May 8, 2017
Becoming an entrepreneur is akin to those who seek thrills or who typically seek new challenges. They take on new projects, push their mental and physical limits, and along the journey discover meaningful solutions. However, in many cases these journeys are not traveled entirely alone. Solopreneur or with cofounders, an entrepreneur’s journey will be filled with various teams, each contributing to their success through teamwork.
For Nick Folker, cofounder of BridgeAthletic, former Olympic swimmer, and former swim coach for Cal, Berkeley, he not only set out to develop a new platform to support teams, he lived and breathed the ideology that led to its creation. BridgeAthletic is designed to provide coaches and athletes tools and training programs to take performance to the next level. It bridges the gap between the two, or even just an athlete, to improve communication and better prepare someone for most competitive sports.
The platform is cofounded by Michael Sharf, a pro water polo player, and former athlete under Folker while at Cal. The duo paired up while Sharf was an assistant coach and was tasked with creating a program to improve strength and correct the team’s imbalances, which led him to work with Nick. To date, Nick has coached more than 50 Olympic athletes with over 30 medals to their name, further proving his coaching skills, which can be found throughout the platform they co-created. However, Nick is more than just an olympian and coach, he first had to overcome his own set of physical challenges.
Before Nick became an entrepreneur or even an olympic swimmer, he started just as everyone else did, but with one major challenge, asthma. Swimming is a sport that requires fluid movement, strength, balance, and most importantly, the ability to maintain lung capacity.
“I was a very bad asthmatic as kid. I had a choice between alternative therapy to help, or being hooked up to a life support machine. My mom picked swimming,” said Folker. “I had a love-hate relationship with swimming, but really enjoyed the challenge. Finding improvements, it’s a great thing. It’s quantitative. The effort you put in, you see the results. Very soon after swimming became my number one focus.”
At first Nick couldn’t keep up with anyone else, and when comparing his age to other swimmers, he was considered late to the game. Due to his asthma he also only had around 80 percent of the lung capacity of everyone else, which caused him to struggle in keeping up with the other athletes. After working at it and training hard, Nick began to love the sport as he started to see results and that the effort being put in was being rewarded.
Swimming not only improved Nick’s quality of life against asthma, it created an opportunity for him to move from South Africa where he lived on a farm to learning in America. With a potential scholarship to learn in the US, swimming took on a whole other level of focus for Nick.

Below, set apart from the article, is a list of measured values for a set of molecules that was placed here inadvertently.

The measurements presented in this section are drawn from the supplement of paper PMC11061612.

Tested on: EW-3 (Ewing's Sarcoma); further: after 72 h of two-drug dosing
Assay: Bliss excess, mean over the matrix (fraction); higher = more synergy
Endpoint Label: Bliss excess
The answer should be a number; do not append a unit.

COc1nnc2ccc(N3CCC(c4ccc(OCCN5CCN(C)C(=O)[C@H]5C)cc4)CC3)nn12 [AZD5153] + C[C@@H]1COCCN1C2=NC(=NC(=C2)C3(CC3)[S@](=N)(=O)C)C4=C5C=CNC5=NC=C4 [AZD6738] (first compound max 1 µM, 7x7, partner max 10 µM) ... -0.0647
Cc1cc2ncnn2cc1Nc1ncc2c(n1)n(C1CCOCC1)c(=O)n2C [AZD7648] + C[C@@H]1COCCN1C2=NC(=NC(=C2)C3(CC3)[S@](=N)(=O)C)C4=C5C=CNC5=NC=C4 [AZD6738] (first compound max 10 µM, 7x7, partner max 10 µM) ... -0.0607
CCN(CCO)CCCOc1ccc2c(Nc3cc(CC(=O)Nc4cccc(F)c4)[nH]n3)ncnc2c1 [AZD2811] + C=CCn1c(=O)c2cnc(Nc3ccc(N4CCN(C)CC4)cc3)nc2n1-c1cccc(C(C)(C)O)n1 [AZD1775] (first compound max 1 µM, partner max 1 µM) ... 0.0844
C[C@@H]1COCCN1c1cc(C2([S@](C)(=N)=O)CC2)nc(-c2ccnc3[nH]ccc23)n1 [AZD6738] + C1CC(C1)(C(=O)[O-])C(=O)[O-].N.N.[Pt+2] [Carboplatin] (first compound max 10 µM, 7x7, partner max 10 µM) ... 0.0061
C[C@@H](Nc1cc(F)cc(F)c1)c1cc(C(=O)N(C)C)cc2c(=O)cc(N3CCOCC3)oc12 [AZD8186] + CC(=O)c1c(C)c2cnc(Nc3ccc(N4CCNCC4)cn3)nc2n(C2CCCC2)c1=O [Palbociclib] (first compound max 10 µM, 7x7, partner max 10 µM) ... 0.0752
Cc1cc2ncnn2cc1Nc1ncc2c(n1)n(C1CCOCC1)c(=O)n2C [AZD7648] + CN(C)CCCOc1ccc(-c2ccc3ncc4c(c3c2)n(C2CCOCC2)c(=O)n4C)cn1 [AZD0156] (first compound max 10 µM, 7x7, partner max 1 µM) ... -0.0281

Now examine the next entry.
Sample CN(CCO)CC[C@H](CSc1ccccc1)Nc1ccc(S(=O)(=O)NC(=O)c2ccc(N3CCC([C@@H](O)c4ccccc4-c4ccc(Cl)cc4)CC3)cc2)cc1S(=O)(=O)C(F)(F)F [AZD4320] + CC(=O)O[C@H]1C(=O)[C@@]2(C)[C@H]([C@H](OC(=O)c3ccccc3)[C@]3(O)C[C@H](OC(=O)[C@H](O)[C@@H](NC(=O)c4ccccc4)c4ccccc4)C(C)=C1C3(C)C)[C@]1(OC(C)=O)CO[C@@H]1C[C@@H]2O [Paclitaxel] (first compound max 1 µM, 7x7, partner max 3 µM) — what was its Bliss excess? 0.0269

“You gotta jump in the deep end,” said Folker. “If you never tried something you’ll never know. I’d hate to say at the end of my life… if only. I don’t want any of those. For someone that wants to try something new, you will never know. I hate the what ifs. Do your research, follow your heart, that is the only way you’re going to find out.”
“Teamwork makes the dream work,” said Folker.
BridgeAthletic is not just about training, but supporting athletes no matter where they are through teamwork. According to Folker, if everyone is putting in a little extra, it shows in results for the entire team. The same mentality in sports goes for a team that is building a business. That’s why when the duo began to expand they ensured each team member had that quality in their DNA.
“By the time they come in, it’s expected that everyone hits the ground running. Looking around you can see the grind and hustle, and work ethic going,” said Folker.
When asked if there are correlations between how Folker trains himself, trains others, and leads a business, he said that feedback and communication are incredibly important to teamwork, especially feedback.
“Coming from a coaching background, coaching is typically very one-sided,” said Folker. “We want feedback from both sides.”
Looking back at a past example of training a primarily remote athlete in Singapore, Nick wishes he had a platform like BridgeAthletic so that not only communication flowed both ways, but both coach and athlete could look back on swim form videos from three or six months prior, and comparing how it has changed.
“They may not be able to swim as much, but the dry land aspect is more supported (training, education, and consuming it). There are a lot of added communications,” he said.
In the past, the coaching experience felt more like a to-do list. A coach imports a video, checks it off, and that was that. With their platform both the coach and athlete are getting data and communication back. As in coaching and in business, it’s this flow of communication that led to the creating of BridgeAthletic, and it can be seen in how the organization is growing.
As a swimmer, Folker started the platform there, and gradually added more athletic programs like water polo, triathlons, football, and even general athletics. Their goal was simple: to improve communication and thus build stronger teams.
“At the time Mike and I came together, I was coaching Mike in water polo, and then went on to pro level in Spain. When Mike would come in and train, he showed me an excel sheet.”
Whether it’s Excel or a paper journal, this is all too common for athletes and those in strength training. With countless solutions on the market, most of them only simplify or templatize the approach, but don’t really focus on the team dynamics and need for communication.
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